Negative reviews and 20 books
Negative reviews are as necessary as positive reviews. OK, that was too easy. But I think that one of the reasons poetry has fallen into a cultural black hole is that there isn’t much conversation going on around it. The fact that the Dickmans, for instance, were known before their first books were published is because of their non-poetry aspects: they are twins who write poetry. Poets and Writers, The New Yorker, wherever, you name it, they all just love stuff like that. It’s a way to talk about some poets (because they all do kind of want to talk about poets a little—poets do seem interesting in some way) without all that messy stuff of having to say anything much about the poetry. Talking about the poetry is messy and no one really knows what to say about it because contemporary poetry is all so elusive, yada yada.
If there were more of a conversation about poetry, and that conversation was something people could find some interest in, then they might start to actually talk about the poetry itself. Even if it's just the way we talk about bands.
Wouldn’t that be nice? Think of The New Yorker, the way it talks about movies and music (and fiction writers here and there). Imagine those writers knowing and reading poetry. I read a blisteringly negative review of “The Watchmen” in the current issue. It seems to me that the same thing could have been written about Matthew Dickman’s All-American Poem.
What does this have to do with the 20 books meme that went around? For one, those 20 books are still very much in Ron Silliman’s imagination. First, he was criticized for not having many women on his list, so he posted a new list of just books by woman, and then he was criticized for not having any books from before 1900 on his list, so now he has another post up in response to that. It was not a meme about what you consider the best books of all time, it was a meme about what you first found. And how do we find what we first find?
These two issues might not be related, but in my mind they are.
When I was putting my list together a few days ago, I had to sit a bit and think to myself about what my core texts actually were. The books that “made me fall in love with poetry.” I fell in love with poetry, I believe, in junior or senior year of High School, in an honors English class (the only honors class of any sort I’ve ever taken) where we read cummings and Eliot and Stevens and Bishop, among others. I was fascinated. I picked up The Caterpillar Anthology and Chief Modern Poets of England and America (I think it was called). So I started off with only contemporary (-ish) voices. And only on accident, due to wandering into the library and finding a library book sale.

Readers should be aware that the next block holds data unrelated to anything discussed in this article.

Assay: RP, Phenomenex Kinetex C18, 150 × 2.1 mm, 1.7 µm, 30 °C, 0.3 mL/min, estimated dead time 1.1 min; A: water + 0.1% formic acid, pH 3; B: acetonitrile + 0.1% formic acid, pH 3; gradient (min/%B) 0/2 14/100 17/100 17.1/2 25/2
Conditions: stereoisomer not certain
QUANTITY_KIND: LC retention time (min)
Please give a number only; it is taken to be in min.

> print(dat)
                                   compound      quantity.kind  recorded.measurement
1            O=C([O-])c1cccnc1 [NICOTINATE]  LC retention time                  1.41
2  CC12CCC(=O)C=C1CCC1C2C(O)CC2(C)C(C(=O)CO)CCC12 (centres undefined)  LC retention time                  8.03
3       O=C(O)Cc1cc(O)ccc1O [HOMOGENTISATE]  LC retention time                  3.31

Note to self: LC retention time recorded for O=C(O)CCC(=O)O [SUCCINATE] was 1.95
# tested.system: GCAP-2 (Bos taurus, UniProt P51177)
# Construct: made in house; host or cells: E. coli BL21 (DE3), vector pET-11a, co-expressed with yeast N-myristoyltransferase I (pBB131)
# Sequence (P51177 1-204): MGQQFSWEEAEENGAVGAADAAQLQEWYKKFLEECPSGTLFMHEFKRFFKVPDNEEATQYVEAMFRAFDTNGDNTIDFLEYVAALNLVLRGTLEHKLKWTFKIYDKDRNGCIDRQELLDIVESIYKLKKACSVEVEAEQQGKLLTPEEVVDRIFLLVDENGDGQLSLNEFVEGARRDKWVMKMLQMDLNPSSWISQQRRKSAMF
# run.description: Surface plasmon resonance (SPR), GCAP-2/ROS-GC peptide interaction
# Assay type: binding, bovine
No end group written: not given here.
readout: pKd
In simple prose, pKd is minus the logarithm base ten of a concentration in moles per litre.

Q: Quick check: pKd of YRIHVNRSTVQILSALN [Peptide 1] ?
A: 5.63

When I went to college, I went as a journalism major, with a writing minor. I didn’t take courses on “the classics.” I’m still quite happy I didn’t. I’m also very happy I came to poetry at a time when the voices of women were finally being “allowed” in.
So here’s where it all links up in my mind: The first single-author book of poetry I bought with my very own money was Robert Lowell’s Selected Poems. Mid-1980s. And if it wasn’t for my own curiosity, and the fact that I’d read The Caterpillar Anthology (if you don’t know what that anthology was, just follow the link and look around!), I might well have stopped there. Robert Lowell was still the big name at the time. No one told me much about the wider world of poetry because they didn't know it themselves. It wasn't a plot. It was just that this other world, this huge world of poetry that I would come to love, wasn't able to be talked about in the way Lowell was able to be talked about, so it was ignored.
It’s really not Billy Collins’, or Mary Oliver’s, or whomever’s fault that they are so popular. They, and maybe Dickman in a few years, are the big names of our time, because they are the easiest to read and to, cringe, “understand.” OK, fine. If I were a young poet starting out today, I’d probably be ordering something from Billy Collins on amazon. The problem is that, culturally, our conversation stops there, except for brief forays into stories about poets who happen to be twins, and who were once in a Tom Cruise movie.
Exceptions are all over the place. Yes, there are reviews of new books of poetry, worthy books, in The New York Times, now and then. And yes, John Ashbery is talked about a lot suddenly, as is Rae Armantrout. These are good things. All is not doom and gloom. It’s not like there is NO conversation. It’s that I find the conversation to be thin, at the cultural level.
There will be more people at one single show by Wilco than there will who will buy any one single-author book of poetry this year. (Unless I’m wrong about that. But it’s a pretty safe bet.) More people will attend the worst bomb of a movie in history (probably not “The Watchmen” but maybe) than will purchase all books of poetry total this year. (Also, I could be wrong. I’m totally guessing here.)
Poetry is as good as the movies. (Ah, where is Frank O’Hara when I need him?) Poetry is as good as music. I believe that. If it were talked about differently in school (Imagine a class on The Beatles in high school as flat as most high school classes on poetry, what would THAT do to the possibility of anyone loving music?). Maybe if it were talked about differently in The New Yorker (or wherever), maybe then it would be talked about differently everywhere. It's all about how we value something. In what way we value it. That forms how we talk about it. Poetry and poets are valued in society, but mostly for being poets at all. Poets are valued as curiosities, and mostly the culture is interested in them then as beings, not for what they create. So today it's Twins Who Write Poetry. Tomorrow it will be some other slice of biography.